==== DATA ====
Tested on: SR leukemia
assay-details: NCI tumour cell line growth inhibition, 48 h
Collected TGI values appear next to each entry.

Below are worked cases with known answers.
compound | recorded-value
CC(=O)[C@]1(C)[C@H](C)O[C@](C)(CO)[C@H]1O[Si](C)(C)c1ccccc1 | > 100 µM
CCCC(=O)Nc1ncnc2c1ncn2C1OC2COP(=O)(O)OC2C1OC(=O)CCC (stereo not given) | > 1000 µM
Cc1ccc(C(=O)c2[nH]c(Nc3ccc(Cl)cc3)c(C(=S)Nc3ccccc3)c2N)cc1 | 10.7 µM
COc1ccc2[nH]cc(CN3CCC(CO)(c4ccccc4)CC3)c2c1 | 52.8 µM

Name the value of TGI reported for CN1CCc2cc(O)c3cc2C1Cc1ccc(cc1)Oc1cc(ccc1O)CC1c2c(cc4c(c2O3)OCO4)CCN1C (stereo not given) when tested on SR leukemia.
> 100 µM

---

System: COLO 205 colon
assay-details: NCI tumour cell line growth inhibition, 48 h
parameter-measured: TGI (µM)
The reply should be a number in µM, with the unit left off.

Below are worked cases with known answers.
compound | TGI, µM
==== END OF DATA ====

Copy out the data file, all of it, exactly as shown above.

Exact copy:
Tested on: SR leukemia
assay-details: NCI tumour cell line growth inhibition, 48 h
Collected TGI values appear next to each entry.

Below are worked cases with known answers.
compound | recorded-value
CC(=O)[C@]1(C)[C@H](C)O[C@](C)(CO)[C@H]1O[Si](C)(C)c1ccccc1 | > 100 µM
CCCC(=O)Nc1ncnc2c1ncn2C1OC2COP(=O)(O)OC2C1OC(=O)CCC (stereo not given) | > 1000 µM
Cc1ccc(C(=O)c2[nH]c(Nc3ccc(Cl)cc3)c(C(=S)Nc3ccccc3)c2N)cc1 | 10.7 µM
COc1ccc2[nH]cc(CN3CCC(CO)(c4ccccc4)CC3)c2c1 | 52.8 µM

Name the value of TGI reported for CN1CCc2cc(O)c3cc2C1Cc1ccc(cc1)Oc1cc(ccc1O)CC1c2c(cc4c(c2O3)OCO4)CCN1C (stereo not given) when tested on SR leukemia.
> 100 µM

---

System: COLO 205 colon
assay-details: NCI tumour cell line growth inhibition, 48 h
parameter-measured: TGI (µM)
The reply should be a number in µM, with the unit left off.

Below are worked cases with known answers.
compound | TGI, µM